Using Mobile Application Intercessions to Decrease Prenatal Mortality in Developing Countries: A Systematic Review

Chen Kim Lim, Kian Lam Tan, Martin Shafiihuna Haufiku


Mobile phones are increasingly used in health systems in developing countries, and innovative technology solutions have great potential to overcome barriers of access to maternal health care. The objective of this study is to conduct a systematic review of the literature to ascertain what evidence exists for the effectiveness of mobile applications to decrease prenatal mortality through behavioural modification in developing countries. The study is essential in examining and illuminating certain aspects of the usage of mobile applications to improve prenatal care in developing areas and would, therefore, open up immense possibilities for prenatal care applications to improve essential precautional maternal services and in turn possibly lower the mortality rate in developing countries. Database searches and an intensive screening process were conducted before reviewing the full text of 34 articles and finally, nine articles that met all the inclusion criteria were selected. The study found that most of the included studies utilised text message suggestions to impact persistent conduct change in patients and all led in African nations. The review concluded that every one of the written reports appeared at any rate to show some proof of viability at changing conduct to decrease prenatal mortality. The policy infrastructure for funding, coordinating and guiding the sustainable adoption of precautional maternal services remains under-developed and that the integration of mobile health for prenatal health services has demonstrated positive outcomes.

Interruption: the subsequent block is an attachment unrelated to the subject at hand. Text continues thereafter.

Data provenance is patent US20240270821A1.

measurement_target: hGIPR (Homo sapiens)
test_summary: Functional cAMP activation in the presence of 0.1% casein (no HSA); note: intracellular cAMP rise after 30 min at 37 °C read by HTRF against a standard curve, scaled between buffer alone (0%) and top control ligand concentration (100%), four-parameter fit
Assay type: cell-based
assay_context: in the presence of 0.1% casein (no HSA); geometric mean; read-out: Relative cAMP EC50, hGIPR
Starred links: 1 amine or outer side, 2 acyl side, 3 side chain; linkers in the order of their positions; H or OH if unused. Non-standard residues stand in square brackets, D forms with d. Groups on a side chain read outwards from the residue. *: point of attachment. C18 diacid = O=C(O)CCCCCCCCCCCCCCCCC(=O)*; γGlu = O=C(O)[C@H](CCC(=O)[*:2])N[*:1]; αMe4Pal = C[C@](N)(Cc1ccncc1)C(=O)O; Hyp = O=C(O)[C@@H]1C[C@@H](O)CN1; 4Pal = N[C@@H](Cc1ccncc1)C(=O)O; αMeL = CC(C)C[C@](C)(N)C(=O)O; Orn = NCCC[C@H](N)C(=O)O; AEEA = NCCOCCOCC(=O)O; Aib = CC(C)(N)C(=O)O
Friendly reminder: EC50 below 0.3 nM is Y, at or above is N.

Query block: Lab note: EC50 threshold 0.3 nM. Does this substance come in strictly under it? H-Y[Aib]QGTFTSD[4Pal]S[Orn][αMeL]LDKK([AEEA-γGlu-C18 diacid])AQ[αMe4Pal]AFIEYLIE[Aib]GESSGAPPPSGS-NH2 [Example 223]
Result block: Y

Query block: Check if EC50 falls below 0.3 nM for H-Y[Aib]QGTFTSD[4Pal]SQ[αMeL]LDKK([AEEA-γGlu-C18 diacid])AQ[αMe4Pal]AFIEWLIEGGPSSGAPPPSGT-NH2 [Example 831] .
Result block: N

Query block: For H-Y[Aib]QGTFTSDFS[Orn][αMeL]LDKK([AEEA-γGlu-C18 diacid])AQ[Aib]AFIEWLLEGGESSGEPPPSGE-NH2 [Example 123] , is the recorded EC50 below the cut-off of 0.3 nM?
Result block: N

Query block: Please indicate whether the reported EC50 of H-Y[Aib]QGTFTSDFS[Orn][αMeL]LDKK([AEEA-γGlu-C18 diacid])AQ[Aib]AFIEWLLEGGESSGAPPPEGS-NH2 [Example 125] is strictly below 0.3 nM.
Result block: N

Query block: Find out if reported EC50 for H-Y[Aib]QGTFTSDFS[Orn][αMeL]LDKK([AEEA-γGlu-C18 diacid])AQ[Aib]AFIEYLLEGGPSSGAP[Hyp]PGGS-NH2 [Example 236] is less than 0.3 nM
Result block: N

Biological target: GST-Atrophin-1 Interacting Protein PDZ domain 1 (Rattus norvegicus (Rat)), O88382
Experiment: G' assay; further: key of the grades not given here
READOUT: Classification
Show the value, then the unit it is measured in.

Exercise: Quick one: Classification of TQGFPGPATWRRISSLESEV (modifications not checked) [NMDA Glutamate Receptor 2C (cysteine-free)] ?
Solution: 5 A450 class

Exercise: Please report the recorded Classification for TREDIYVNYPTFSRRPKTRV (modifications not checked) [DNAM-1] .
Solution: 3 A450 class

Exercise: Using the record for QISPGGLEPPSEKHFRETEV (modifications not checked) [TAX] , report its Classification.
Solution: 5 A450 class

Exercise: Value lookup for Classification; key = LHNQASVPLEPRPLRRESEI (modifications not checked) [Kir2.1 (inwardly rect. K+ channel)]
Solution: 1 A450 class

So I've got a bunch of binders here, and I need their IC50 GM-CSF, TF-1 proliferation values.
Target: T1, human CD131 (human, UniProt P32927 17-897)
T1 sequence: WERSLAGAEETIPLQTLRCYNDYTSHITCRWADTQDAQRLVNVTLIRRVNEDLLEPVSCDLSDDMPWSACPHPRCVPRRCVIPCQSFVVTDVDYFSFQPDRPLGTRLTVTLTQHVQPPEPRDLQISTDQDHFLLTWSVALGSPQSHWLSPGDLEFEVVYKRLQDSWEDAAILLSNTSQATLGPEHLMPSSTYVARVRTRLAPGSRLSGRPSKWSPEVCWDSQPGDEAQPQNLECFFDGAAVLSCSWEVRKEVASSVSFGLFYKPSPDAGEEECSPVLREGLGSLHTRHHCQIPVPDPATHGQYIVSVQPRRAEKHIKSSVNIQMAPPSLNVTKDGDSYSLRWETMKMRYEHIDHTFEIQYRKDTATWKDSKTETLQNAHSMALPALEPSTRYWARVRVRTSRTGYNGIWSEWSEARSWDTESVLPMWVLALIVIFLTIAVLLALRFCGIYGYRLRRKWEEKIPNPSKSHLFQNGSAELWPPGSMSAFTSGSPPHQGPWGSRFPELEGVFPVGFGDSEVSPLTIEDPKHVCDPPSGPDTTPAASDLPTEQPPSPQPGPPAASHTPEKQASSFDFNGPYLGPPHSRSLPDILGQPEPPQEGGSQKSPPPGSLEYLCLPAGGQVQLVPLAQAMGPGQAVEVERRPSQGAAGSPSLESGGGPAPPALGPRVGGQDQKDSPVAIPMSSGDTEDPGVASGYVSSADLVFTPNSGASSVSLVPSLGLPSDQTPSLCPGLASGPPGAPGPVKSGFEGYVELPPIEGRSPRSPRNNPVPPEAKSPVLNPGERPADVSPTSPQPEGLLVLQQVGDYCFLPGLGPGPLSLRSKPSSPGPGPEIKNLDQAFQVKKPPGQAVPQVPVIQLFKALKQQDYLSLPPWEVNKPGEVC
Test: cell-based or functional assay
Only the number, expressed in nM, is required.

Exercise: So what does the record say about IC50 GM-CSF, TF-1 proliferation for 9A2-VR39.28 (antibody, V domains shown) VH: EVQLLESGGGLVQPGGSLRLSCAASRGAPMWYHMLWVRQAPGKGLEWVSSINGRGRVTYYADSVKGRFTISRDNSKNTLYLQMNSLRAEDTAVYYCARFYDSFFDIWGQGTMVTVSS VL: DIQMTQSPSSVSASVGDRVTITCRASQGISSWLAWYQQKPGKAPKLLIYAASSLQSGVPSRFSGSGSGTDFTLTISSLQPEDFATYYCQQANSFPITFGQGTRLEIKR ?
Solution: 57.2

Mobile Applications; Antenatal Care; Prenatal Care; Developing Countries

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International Journal of Interactive Mobile Technologies (iJIM) – eISSN: 1865-7923
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